Street Wars (Optimum) is the latest instalment in Steven Seagal’s True Justice saga, in which the 60-something hard-man stars as Elijah Kane, a veteran Seattle cop whose elite unit keeps the mean streets safe from drug traffickers and hoodlums.
After an above-average pilot in the form of last year’s Deadly Crossing, the glorified cop-show lapses into formulaic nonsense, with an undemanding plot concerning a deadly street drug being foisted on clubbers by unscrupulous drug lords. The production values may be higher than those of Seagal’s recent Eastern European action movies, but the narrative is equally lazy, and the aging Seagal’s fight scenes have never looked so clumsy.
In truth, the real pleasure comes from witnessing Seagal’s self-indulgent interludes in between investigations. After practicing with a samurai sword in the first episode, Street Wars sees him playing blues guitar in his office for no apparent reason. As a late night TV show True Justice would be an appealing guilty pleasure, but released piecemeal on DVD the franchise is revealed as a shameless cash-cow, with swollen Seagal ripe for milking. Inevitably, in an effort to turn this storyline into a coherent movie, two separate episodes have been stitched together, with all the panache of a back-street surgeon. As Seagal-related TV shows go, it’s still better than the uneventful Cops-lite documentary realism of ‘Steven Seagal -Lawman’, but Street Wars is strictly for hardcore fans only.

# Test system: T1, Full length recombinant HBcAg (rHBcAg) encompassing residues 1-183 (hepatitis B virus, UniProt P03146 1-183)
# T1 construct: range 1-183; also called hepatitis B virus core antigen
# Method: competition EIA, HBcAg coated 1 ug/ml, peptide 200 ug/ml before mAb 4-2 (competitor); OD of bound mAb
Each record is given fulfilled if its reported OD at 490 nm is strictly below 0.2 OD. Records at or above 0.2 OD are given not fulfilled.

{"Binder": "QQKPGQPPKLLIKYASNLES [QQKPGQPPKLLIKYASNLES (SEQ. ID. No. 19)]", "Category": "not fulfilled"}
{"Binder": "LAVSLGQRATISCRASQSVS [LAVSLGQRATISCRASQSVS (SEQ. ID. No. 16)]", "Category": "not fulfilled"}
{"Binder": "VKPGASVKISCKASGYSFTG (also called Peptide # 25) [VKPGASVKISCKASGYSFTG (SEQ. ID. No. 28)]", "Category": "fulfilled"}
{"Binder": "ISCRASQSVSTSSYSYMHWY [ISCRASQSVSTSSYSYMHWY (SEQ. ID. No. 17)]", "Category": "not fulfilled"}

After earning an appreciative audience on DVD, Pierre Morel’s brutal revenge thriller Taken has raised the benchmark for video vengeance, and offered a fail-safe formula for action-hungry filmmakers to try and replicate. Set and filmed on location in Leeds, human trafficking thriller Freight (Icon) is desperate to convince film fans that it is the UK’s answer to Taken. Unfortunately, ex-soap star Billy Murray (Johnny Allen in Eastenders) is no Liam Neeson, and his trawl across Yorkshire’s criminal underbelly in search of the Romanian gangsters who kidnapped his daughter lacks subtlety, flair and any other redeeming features. The script is particularly poor, and you will find more sophisticated dialogue in Murray’s lamentable ‘Injury Lawyers 4 U’ adverts!
While Taken earned a few unwelcome accusations of xenophobia for its treatment of Albanian sex traffickers, Freight is positively right-wing in its hostility towards Romanians, and the abundance of preposterous reactionary dialogue only makes matters worse. The mid-movie excursion into the vicious underground world of Romanian cage-fighting offers the film’s most visceral interlude, but the rest of the material just feels strangely grim. If you’re after a genuinely gritty, low-budget revenge movie, try Australian flick The Horseman on for size, as Freight offers few real pleasures. Alternatively, hang on until 2012 for Taken 2, which will see Liam Neeson run amok once more. As for Billy Murray, his next movie is titled Strippers Vs Werewolves